Previous studies support this theory, said Dr. Andrew Varga, an assistant professor of sleep medicine with Mount Sinai Health System in New York City.
“We’ve known for a very long time that people who are shift workers — who are mostly awake during dark hours and sleep during light hours — are at risk for all sorts of bad things to happen to them, including increased mortality and increased cardiovascular risk,” said Varga, who wasn’t involved with the study.
Body rhythms affect health in other ways, too. For example, the timing of eating and sleeping can impact the amount of insulin that’s secreted in response to food intake, potentially influencing a person’s risk of diabetes, Varga said.
The best thing night owls can do is adapt to the more normal morning lark rhythm of the world, Knutson said.
“Gradually try to advance your bedtime, which means going to bed a little earlier each night to move out of that night owl zone,” Knutson said. “It’s important to do this gradually. If you try to go to bed two to three hours earlier tonight, it’s not going to work. You’re not going to be able to go to sleep, and you might give up.”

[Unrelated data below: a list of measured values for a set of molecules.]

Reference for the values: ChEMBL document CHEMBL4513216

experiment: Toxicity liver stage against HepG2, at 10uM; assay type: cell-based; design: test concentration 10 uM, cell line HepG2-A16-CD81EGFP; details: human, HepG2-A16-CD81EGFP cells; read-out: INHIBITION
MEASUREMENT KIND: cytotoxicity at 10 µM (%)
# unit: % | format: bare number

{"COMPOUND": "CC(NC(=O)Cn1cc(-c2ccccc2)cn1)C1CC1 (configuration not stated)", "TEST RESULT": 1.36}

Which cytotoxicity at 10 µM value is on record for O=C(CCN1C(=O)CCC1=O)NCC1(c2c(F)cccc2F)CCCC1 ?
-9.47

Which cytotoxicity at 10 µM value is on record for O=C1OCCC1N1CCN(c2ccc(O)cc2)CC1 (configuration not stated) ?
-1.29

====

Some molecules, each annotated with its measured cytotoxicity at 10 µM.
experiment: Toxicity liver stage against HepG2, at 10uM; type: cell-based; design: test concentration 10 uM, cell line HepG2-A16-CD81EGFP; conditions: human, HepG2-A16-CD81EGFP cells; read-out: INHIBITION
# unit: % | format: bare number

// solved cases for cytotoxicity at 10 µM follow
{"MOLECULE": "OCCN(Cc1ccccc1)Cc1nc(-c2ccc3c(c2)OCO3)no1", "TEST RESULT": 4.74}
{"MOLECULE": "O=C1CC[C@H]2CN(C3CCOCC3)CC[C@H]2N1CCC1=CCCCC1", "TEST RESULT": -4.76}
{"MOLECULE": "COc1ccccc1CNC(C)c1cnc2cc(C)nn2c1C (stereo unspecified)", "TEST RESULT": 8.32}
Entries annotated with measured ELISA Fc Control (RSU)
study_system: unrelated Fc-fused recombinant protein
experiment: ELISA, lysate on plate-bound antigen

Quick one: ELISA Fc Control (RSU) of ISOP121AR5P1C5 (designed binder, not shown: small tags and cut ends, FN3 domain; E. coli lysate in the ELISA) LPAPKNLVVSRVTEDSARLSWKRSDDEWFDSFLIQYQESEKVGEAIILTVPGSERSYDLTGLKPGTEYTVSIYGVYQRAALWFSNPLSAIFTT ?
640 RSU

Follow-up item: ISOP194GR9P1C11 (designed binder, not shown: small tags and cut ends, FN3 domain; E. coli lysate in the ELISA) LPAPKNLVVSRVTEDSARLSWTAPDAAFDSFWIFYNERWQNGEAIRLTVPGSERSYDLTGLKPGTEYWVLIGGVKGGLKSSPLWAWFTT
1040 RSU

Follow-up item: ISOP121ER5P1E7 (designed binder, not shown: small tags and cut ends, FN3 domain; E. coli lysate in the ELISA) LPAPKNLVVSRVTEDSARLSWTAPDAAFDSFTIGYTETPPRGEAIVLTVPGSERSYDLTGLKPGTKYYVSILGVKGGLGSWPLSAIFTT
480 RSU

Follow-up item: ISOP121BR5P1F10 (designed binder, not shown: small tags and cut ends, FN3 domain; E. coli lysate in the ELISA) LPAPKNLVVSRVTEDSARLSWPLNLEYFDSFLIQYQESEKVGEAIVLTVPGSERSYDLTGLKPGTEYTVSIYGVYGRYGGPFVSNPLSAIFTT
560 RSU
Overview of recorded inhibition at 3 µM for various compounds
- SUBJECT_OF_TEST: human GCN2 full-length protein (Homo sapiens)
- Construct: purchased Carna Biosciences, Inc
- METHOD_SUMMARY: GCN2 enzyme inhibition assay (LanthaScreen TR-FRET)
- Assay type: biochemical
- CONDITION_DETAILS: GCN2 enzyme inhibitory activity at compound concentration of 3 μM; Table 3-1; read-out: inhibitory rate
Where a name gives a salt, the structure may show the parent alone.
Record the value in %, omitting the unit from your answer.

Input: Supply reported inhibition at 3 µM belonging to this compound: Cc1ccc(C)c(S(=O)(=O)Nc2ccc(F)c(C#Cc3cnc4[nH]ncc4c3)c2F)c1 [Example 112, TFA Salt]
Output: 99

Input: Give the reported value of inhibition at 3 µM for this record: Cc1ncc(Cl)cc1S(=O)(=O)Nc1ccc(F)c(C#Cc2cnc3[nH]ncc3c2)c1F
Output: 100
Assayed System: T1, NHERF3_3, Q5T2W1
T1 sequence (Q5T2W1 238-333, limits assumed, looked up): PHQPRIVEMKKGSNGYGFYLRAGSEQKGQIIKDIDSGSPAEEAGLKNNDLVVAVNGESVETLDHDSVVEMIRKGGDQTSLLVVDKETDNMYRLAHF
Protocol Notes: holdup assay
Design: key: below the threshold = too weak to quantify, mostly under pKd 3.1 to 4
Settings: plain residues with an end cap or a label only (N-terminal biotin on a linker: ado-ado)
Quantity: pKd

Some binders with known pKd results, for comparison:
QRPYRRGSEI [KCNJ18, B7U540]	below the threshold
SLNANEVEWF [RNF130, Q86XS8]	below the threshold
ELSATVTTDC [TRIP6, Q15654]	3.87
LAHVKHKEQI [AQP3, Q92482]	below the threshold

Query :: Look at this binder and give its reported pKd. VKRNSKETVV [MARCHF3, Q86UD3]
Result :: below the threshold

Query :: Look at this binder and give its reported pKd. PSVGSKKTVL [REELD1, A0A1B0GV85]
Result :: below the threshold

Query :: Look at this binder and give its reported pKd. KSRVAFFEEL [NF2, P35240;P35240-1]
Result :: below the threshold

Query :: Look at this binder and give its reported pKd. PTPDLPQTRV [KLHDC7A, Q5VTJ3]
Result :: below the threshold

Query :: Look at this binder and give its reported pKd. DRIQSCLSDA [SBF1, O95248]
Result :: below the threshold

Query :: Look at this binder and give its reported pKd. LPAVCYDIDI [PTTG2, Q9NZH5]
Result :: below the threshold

Once you’ve managed to gradually advance your bedtime, you must keep to a regular sleeping schedule and avoid drifting back into your night owl habits, Knutson said. Otherwise, you’ll just have to start all over again.
For those who are night owls by choice or by circumstance — shift workers, for example — Knutson recommends focusing on other lifestyle choices that can influence their health. These include eating right, exercising and getting the right amount of sleep when they do manage to hit the sack.